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Comparison of Surgical Outcomes between Robotic and Laparoscopic Gastrectomy for Gastric Cancer: The Learning Curve of Robotic Surgery.

Kang BH, Xuan Y, Hur H, Ahn CW, Cho YK, Han SU - J Gastric Cancer (2012)

Bottom Line: The robotic gastrectomy patients were divided into 20 initial cases; and all subsequent cases; and we compared the clinicopathological features, operating times, and surgical outcomes between the three groups.The initial group had a longer average operating time (242.25±74.54 minutes vs. 192.56±39.56 minutes, P>0.001), and hospital stay (14.40±24.93 days vs. 8.66±5.39 days, P=0.001) than the experienced group.Our study shows that robotic gastrectomy is a safe and feasible procedure, especially after the 20 initial cases, and provides a satisfactory postoperative outcome.

View Article: PubMed Central - PubMed

Affiliation: Department of Surgery, Ajou University School of Medicine, Suwon, Korea.

ABSTRACT

Purpose: Laparoscopic gastrectomy is a widely accepted surgical technique. Recently, robotic gastrectomy has been developed, as an alternative minimally invasive surgical technique. This study aimed to evaluate the question of whether robotic gastrectomy is feasible and safe for the treatment of gastric cancer, due to its learning curve.

Materials and methods: We retrospectively reviewed the prospectively collected data of 100 consecutive robotic gastrectomy patients, from November 2008 to March 2011, and compared them to 282 conventional laparoscopy patients during the same period. The robotic gastrectomy patients were divided into 20 initial cases; and all subsequent cases; and we compared the clinicopathological features, operating times, and surgical outcomes between the three groups.

Results: The initial 20 robotic gastrectomy cases were defined as the initial group, due to the learning curve. The initial group had a longer average operating time (242.25±74.54 minutes vs. 192.56±39.56 minutes, P>0.001), and hospital stay (14.40±24.93 days vs. 8.66±5.39 days, P=0.001) than the experienced group. The length of hospital stay was no different between the experienced group, and the laproscopic gastrectomy group (8.66±5.39 days vs. 8.11±4.10 days, P=0.001). The average blood loss was significantly less for the robotic gastrectomy groups, than for the laparoscopic gastrectomy group (93.25±84.59 ml vs. 173.45±145.19 ml, P<0.001), but the complication rates were no different.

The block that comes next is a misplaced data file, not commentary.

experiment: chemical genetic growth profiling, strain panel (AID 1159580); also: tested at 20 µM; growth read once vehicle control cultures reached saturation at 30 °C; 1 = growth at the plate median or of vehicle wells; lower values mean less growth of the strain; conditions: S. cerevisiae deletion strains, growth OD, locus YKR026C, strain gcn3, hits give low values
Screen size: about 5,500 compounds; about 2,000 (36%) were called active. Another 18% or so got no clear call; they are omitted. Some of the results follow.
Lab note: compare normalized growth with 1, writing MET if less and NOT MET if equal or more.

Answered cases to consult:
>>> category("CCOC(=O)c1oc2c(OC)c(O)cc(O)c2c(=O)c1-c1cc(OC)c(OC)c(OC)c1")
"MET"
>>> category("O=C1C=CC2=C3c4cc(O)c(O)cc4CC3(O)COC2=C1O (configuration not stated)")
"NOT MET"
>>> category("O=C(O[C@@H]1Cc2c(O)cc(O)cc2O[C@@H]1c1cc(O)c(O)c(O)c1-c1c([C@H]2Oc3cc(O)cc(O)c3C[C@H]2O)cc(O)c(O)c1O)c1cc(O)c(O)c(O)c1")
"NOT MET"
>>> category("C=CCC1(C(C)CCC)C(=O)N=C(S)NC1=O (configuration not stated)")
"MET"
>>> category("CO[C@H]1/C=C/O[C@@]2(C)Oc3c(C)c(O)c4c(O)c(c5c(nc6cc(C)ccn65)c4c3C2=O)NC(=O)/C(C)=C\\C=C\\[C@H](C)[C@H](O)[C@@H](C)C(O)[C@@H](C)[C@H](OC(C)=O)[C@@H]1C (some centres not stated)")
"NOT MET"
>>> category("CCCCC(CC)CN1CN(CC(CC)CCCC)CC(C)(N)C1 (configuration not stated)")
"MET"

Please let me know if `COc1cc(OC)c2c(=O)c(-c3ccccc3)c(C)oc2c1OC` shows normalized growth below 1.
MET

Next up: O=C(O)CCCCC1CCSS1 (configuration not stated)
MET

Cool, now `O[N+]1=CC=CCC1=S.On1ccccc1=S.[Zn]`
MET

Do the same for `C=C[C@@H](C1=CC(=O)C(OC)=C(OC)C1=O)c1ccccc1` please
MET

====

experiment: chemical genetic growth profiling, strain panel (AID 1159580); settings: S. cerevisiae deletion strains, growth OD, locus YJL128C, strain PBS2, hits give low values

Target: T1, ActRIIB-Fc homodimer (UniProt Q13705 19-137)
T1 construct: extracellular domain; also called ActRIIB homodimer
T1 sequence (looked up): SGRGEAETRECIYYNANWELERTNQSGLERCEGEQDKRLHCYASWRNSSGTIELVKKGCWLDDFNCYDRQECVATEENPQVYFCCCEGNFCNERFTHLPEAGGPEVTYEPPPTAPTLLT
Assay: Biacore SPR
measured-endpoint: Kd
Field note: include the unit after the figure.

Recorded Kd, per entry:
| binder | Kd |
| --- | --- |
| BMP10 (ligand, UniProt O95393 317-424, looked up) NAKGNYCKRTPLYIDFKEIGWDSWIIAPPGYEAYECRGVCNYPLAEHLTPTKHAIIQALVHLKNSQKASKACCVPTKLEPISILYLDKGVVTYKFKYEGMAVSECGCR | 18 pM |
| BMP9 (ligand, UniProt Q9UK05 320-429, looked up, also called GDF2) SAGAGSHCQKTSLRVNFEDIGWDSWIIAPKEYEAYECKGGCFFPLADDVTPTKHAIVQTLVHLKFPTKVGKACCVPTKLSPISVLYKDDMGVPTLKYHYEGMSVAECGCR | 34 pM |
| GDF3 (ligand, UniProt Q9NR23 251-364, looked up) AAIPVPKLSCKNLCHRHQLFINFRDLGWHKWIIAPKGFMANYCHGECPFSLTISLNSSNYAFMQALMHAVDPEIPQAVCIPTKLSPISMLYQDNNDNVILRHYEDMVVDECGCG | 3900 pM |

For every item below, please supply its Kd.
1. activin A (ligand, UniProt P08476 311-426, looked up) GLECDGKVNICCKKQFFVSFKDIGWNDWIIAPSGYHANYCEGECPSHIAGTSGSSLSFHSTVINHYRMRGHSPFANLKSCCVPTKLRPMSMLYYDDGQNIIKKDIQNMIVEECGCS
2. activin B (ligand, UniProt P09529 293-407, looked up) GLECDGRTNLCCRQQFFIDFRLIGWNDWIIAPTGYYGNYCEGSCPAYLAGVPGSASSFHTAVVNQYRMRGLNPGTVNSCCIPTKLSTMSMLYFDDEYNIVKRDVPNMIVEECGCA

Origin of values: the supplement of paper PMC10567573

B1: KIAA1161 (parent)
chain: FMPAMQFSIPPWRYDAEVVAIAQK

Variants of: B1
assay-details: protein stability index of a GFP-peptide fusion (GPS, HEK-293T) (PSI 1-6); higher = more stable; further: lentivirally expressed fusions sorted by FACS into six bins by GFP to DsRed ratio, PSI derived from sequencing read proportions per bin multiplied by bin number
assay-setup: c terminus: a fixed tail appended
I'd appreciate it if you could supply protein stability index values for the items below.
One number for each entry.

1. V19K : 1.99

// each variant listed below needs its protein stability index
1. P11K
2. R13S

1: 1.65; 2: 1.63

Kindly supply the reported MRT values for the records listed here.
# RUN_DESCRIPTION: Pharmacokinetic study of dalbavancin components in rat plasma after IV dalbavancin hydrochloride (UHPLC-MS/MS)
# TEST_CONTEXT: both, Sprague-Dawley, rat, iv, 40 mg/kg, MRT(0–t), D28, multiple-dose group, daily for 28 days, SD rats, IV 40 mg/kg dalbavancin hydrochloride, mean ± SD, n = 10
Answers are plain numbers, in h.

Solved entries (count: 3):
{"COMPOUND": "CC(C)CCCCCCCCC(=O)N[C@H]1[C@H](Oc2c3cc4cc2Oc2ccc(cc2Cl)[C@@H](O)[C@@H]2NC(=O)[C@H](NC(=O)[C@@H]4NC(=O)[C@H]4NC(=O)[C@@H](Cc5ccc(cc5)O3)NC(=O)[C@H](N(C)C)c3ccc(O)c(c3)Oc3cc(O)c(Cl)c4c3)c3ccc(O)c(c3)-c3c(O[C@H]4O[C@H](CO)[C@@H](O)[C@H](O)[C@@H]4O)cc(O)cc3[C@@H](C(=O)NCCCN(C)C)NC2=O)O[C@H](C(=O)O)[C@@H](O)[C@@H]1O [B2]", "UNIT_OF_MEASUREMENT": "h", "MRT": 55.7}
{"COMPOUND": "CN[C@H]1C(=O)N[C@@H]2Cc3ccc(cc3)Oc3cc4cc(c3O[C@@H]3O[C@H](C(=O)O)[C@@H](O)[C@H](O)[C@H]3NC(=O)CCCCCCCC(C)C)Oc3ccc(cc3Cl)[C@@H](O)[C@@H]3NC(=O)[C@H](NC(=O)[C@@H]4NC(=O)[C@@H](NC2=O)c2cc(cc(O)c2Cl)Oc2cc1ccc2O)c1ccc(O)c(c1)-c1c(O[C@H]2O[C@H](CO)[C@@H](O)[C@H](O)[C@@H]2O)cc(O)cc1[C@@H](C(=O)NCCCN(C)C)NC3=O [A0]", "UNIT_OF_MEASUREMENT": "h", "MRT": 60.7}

Conclusions: Our study shows that robotic gastrectomy is a safe and feasible procedure, especially after the 20 initial cases, and provides a satisfactory postoperative outcome.

No MeSH data available.


Related in: MedlinePlus

The mean lengths of hospital stay of 10 sequential patients from the initial cases of robotic gastrectomy (error bars represent standard error).
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Figure 3: The mean lengths of hospital stay of 10 sequential patients from the initial cases of robotic gastrectomy (error bars represent standard error).

Mentions: For every 10 cases of RG, we reviewed the average operating time and hospital stay (Fig. 2, 3). The operating time was shorter and similar after 20 RG cases. The standard deviation was also similar for the subsequent 80 cases. The initial 10 cases had longer hospital stays than the other groups because one case of postoperative complications occurred. Except for the initial cases, the other groups had similar hospital stays. The first 20 cases were grouped into the initial group, and the subsequent 80 cases were grouped into the experienced group.